FRONTENAC — The house in Frontenac looks like any other on the block. That is until you get close enough to smell the aroma coming from the garage. This is where meat connoisseur Matthew DeMoss makes his magic.
DeMoss got his start in homemade gourmet meat products young, going to sausage making parties with old family friends from Girard. The loss of that tradition locally motivated DeMoss to pick up the process again as a hobby and expand on it. That is until his wife finally decided it needed a home of its own.
“My wife put her foot down and said she didn’t want half a pig in the house, so we made me a place in the garage,” DeMoss said.
The ‘place’ is a miniature butcher and curing shop carved out of the garage in a way you’d almost miss it. A sign, and the smell, make sure you keep looking. The menu on the wall is stocked with various smoked and cured meats, everything from fresh sausage to charcuterie.
A smoker in the backyard puffs away. DeMoss pulls bacon off of it while he explains how the hobby grew from a something he liked to do, to something people started paying for.
“At first it was just friends asking to buy from me, but then it grew, so we decided to go for it,” DeMoss said.
DeMoss was not on his own though. He explained that while he was learning old recipes from friends and family he had help from other local businesses.
“Pallucca’s has been very good to me,” DeMoss said “They have loaned me freezer room, suggestions, whatever they could.”
While it may seem odd for businesses in the same field to help each other, DeMoss said that it was more important to Pallucca’s that they both succeed than to be competitive.
“I had enough help that I was able to let the business grow organically.” Demoss said. “My wife has been great as well, she’s the brains of the outfit.”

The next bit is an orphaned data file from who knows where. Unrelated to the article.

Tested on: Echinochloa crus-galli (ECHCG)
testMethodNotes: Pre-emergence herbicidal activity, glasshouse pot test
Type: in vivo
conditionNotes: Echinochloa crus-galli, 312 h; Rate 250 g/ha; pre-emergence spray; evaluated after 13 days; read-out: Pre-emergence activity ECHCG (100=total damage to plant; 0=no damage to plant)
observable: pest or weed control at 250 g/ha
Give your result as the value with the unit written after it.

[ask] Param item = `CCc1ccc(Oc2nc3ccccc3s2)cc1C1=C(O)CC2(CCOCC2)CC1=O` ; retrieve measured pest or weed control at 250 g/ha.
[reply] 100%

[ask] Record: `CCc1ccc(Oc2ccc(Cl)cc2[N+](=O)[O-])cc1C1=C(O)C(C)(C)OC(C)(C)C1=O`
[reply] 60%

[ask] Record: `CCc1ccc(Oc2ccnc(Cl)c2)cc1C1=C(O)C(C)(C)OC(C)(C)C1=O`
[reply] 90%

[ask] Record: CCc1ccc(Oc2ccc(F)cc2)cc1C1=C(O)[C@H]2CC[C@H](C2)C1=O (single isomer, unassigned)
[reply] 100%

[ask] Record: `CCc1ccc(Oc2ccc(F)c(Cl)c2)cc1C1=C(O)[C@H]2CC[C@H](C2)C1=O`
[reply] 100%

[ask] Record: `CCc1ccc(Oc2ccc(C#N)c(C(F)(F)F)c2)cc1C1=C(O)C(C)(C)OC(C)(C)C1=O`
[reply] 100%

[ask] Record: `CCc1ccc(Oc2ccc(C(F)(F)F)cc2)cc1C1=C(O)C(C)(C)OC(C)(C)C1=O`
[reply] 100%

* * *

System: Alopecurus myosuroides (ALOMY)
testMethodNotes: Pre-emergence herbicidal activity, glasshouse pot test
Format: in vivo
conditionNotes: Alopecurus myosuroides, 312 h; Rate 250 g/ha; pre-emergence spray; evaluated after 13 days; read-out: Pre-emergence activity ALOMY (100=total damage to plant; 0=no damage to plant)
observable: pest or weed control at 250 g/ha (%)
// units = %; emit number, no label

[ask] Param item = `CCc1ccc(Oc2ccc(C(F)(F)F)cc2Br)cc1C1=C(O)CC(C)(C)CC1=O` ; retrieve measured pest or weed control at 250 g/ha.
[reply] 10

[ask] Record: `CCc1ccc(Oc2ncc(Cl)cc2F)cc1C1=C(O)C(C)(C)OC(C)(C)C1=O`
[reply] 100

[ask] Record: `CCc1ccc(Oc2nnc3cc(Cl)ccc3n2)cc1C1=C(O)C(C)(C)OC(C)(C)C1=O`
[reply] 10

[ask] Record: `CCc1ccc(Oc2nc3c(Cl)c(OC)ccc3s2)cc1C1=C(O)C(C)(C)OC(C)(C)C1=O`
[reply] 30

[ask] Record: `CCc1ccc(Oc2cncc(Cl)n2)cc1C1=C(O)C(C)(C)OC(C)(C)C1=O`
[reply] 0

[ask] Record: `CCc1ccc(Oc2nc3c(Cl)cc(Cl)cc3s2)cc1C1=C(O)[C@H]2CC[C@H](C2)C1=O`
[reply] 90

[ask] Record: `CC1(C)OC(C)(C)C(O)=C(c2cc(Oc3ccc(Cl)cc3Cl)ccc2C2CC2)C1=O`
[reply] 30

That outfit has grown from just a few items a month to a long list of weekly offerings at the Pittsburg Farmers Market. DeMoss is also a regular at popular shops in Kansas City like Somerset Ridge Vineyard and Williams and Sonoma.
The most popular items on DeMoss’s menu can take time to prep and cure. Which he said he doesn’t mind. “The longer it takes to prepare, the better it tastes.” he said.
DeMoss is also a big advocate of not just how his product tastes, but where the pork comes from. “I buy my pork from a responsible breeder near Springfield,” DeMoss said “They are pasture raised, and have the best life ever, with the exception of one day. That's how it should be.”
DeMoss said that pork raised properly and under low stress conditions is not only ethically better, but makes a better product as well.
“You can taste it. Pork raised well looks better, tastes better, and makes the end product much higher quality,” he said.
DeMoss has big plans for his little business. He’s hoping to continue to grow, someday having a larger shop and broader menu.
“I think we really can make this area a food destination, like you see in Arkansas,” DeMoss said. People heading to Kansas City or Branson should want to stop here, and hopefully we can encourage them to do so.”
The measure of success though has already been met for DeMoss, as he said he can’t imagine doing anything else.
“I’ve never had a hobby or a job that made me want to get out of bed in the morning and go to it. This one does,” he said. “People want to cook good food at home, and I want to help them do it. That’s not a bad way to make a living.”
More information on the Meat Shed can be found on their website, www.meatshedks.com.